It started with a dilapidated cardboard box filled with big band and early jazz CDs. Ryan Sheehan found inspiration in the Great Depression-era melodies borrowed from his college roommate. He said the big band groups from that time period embodied a unified spirit and character that is hard to find today. Sheehan wanted to do something different and decided to start his own big band.
“Those guys were so good that they didn’t have to think about playing anymore,” Sheehan said. “It’s like they were just talking. They were carrying on a musical conversation with themselves and with the audience.”
Sheehan graduated from Webster University in December 2013 with a degree in music education. He said he hopes to teach music at the middle school and high school levels. Currently, he owns and manages The St. Louis Big Band, which he formed.
The St. Louis Big Band is a 17-piece band for hire that plays a wide array of music.
“I think I was crazy. I don’t know what I was thinking. It sure would have been a lot easier to run a four-or-five-piece band,” Sheehan said. “I just really wanted to do something different and try to do something a lot of people weren’t doing.”
Photos by Clair Staples/ The Journal
Sheehan said the group performs more recent musical compositions, as well as 1930s and ‘40s style pieces made famous by bands such as Benny Goodman or Tommy Dorsey Orchestras.
The group offers different services based on customer requests, such as a smaller band called The St. Louis Variety Band. Sheehan said the company books around 65 performances each year, including weddings, private events and appearances at the St. Louis Casa Loma Ballroom. Sheehan said audiences range from around 16 to 35 years of age, but then drop off until 65 and up.
Sheehan developed the idea of starting a big band as a college freshman at Southeast Missouri State University (SEMO) in Cape Girardeau. He was involved with the jazz program at SEMO but felt there were more opportunities in St. Louis. His sophomore year he enrolled at Webster, where he said he found his heart and soul.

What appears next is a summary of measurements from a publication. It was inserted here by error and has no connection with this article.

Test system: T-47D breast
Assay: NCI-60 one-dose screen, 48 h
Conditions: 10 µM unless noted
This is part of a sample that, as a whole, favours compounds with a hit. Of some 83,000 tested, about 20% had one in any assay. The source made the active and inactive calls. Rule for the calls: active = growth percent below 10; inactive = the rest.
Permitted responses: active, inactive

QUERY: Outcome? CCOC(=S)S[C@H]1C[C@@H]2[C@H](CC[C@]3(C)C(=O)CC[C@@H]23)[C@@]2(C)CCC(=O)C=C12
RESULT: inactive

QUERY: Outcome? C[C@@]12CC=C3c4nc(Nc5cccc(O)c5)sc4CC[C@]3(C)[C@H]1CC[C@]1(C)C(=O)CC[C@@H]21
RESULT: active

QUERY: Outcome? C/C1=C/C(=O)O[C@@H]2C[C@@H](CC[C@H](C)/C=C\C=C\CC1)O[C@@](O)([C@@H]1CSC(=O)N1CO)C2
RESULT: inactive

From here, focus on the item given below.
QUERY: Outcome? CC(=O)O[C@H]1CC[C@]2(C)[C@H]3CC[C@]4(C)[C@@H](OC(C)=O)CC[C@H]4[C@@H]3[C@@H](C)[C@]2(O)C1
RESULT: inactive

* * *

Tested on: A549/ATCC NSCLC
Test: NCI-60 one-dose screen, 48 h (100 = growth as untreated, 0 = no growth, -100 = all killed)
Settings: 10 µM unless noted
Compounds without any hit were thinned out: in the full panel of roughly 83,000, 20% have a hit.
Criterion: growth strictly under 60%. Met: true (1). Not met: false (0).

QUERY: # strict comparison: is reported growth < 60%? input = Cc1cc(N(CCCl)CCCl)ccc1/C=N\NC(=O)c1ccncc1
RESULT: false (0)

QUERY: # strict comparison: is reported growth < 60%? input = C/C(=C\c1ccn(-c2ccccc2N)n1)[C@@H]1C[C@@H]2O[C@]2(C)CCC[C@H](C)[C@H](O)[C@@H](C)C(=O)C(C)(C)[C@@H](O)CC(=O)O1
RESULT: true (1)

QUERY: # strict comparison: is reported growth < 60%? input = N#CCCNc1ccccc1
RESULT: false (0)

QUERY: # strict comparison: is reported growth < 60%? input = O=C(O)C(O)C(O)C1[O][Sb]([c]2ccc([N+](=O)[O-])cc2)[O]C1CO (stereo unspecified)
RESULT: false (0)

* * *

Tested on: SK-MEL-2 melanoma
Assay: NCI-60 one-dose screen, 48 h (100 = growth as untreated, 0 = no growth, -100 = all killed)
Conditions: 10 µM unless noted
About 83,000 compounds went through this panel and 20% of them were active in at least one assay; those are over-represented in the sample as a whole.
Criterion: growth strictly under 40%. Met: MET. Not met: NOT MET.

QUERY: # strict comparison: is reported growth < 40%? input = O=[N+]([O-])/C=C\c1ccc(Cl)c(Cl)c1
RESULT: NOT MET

“If it wasn’t for Webster I don’t think we would be where we are,” Sheehan said. “It’s the campus community and the music department being an old house. Even though I have graduated, I still feel like I can go back to the (music) house and everybody will know you. People are just really friendly here.”
Video by Holly Shanks
Sheehan began putting The St. Louis Big Band together in 2010. The first few members were musicians Sheehan played with in other local bands. He took out newspaper ads and placed signs calling for auditions around the campuses of Webster and other colleges with music departments. The newly-formed band met once a week and played one gig its first year.
Sheehan said Professor Alan “Papa” Shiller was one of the largest influences for him at Webster. Something the professor said during a class lecture resonated with Sheehan.
“(Shiller) said that if someone does not understand something, you say it is always your fault,” Sheehan said. “This has stuck with me through all of my teaching experiences, with children and adults alike. Whenever I get frustrated, I just think about his words and look for a different way to communicate what I am trying to say.”
Shiller was an adjunct professor in Webster’s School of Education for more than 20 years. He passed away due to complications from heart surgery in December 2013.